Zoo Animals Had Nowhere To Go When Floods Came ... So They Drowned
A flood most likely caused by Typhoon Goni has left many already captive animals dead in their cages.
The Zelyony Ostrov Park Zoo, also know as "Green Island," was severely flooded after a local river swept through the town of Ussuriysk, Russia, this week. Many of the zoo's animals have been trapped in their waterlogged cages for days, struggling to survive - if they haven't drowned already. Rescuers may not be able to completely rescue the remaining animals for another few days.
As of Tuesday, 22 larger animals, such as bears and a lion, were still stranded, waiting without food in the dirty floodwaters. Further complicating rescue efforts, the keys to the animals' cages were lost and the zoo owners have not yet been successfully reached, according to the Daily Mail.
Many local residents created makeshift boats to save some of the smaller zoo animals that were left behind after the flood. Kind citizens also brought loaves of bread and fresh water for the larger animals, whom they were unable to help, while they awaited freedom.
While it's heartbreaking to know these animals are still helpless, it's even harder knowing many didn't make it through the flood at all.
Among the fallen animals were wolves, bobcats, one lion and Masyanya, a bear zoo-goers particularly loved, according to RT. The dead animals were left floating near the flooded enclosures, and camera crews were asked not to film these particular animals out of respect.
Some camera crews did manage to travel by boat through the zoo - and what they found was absolutely heartbreaking. Paths and walkways are now completely underwater. A wolf sits on the roof of his cage, surrounded by water, waiting to be rescued. A bear stands trapped in his small cage, unable to sit because of all the water. Animals are left, starving, waiting for water levels to subside so they can be removed from the havoc.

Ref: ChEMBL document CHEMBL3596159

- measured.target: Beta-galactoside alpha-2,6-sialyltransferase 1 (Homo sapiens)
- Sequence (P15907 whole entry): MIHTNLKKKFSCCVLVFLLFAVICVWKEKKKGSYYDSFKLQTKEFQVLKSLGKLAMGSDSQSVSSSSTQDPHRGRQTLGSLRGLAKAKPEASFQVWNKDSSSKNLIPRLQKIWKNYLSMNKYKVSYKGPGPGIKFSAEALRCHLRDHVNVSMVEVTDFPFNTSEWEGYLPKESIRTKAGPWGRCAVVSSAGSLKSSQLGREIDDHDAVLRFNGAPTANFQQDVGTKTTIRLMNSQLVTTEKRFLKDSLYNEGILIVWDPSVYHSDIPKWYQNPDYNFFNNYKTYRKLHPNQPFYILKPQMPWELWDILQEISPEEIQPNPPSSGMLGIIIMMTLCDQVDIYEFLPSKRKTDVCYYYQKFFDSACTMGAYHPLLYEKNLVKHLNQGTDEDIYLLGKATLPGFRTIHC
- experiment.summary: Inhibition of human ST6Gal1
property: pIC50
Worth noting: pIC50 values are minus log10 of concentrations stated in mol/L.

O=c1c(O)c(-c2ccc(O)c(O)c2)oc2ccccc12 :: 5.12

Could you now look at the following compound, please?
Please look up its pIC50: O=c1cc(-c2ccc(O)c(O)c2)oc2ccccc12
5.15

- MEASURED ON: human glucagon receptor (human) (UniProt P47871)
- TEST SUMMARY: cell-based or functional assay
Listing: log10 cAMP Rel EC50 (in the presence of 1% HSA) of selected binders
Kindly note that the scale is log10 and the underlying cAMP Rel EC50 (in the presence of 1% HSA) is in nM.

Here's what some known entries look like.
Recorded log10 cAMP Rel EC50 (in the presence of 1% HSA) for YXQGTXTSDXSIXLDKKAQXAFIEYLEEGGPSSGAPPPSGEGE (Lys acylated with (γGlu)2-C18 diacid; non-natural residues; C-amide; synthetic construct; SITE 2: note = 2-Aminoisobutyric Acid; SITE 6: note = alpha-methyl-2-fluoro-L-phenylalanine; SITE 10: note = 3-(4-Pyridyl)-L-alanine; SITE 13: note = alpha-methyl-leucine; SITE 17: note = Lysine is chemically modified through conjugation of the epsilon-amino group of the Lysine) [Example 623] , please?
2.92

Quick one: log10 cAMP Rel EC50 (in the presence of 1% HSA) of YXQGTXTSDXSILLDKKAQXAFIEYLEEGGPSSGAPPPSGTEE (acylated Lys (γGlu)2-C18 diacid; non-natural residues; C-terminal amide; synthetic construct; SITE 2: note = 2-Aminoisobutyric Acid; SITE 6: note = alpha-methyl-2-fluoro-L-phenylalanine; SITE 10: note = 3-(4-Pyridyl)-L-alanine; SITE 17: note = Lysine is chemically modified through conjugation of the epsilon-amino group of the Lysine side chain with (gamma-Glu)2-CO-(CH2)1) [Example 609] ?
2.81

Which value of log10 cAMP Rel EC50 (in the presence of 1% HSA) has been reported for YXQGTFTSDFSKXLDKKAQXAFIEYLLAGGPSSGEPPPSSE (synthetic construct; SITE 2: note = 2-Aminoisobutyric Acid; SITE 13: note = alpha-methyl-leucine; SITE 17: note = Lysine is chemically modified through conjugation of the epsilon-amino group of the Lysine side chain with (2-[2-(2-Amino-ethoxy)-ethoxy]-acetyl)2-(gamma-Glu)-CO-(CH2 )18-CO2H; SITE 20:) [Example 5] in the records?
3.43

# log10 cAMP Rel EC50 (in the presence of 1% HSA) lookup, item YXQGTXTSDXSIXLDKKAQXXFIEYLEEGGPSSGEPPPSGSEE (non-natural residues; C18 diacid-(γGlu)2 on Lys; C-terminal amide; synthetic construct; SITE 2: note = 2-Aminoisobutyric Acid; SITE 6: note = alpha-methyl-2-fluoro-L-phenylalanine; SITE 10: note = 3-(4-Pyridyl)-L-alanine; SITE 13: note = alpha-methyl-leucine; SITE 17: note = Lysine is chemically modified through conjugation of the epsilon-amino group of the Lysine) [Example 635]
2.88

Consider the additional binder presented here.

Vladimir Puchkov, the Minister of Emergency Situations in Russia, says he is personally handling the situation, according to a statement from the EMERCOM of Russia website:
"There were to[o] many discussion of [whether] the evacuation was needed or not, that it might be a stress for the animals. But it was people who gave them the stress. The Emergencies Ministry gave the order to evacuate the animals ... I wish we could leave some people there so that they could see the condition the animals are in."
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These zoo animals were already robbed of a life in the wild and now they left without basic necessities like food and a comfortable, dry place to sleep. Rescue efforts are ongoing, so with any luck, the remaining animals will be out of the destruction very soon.
Watch the full coverage of this tragedy below: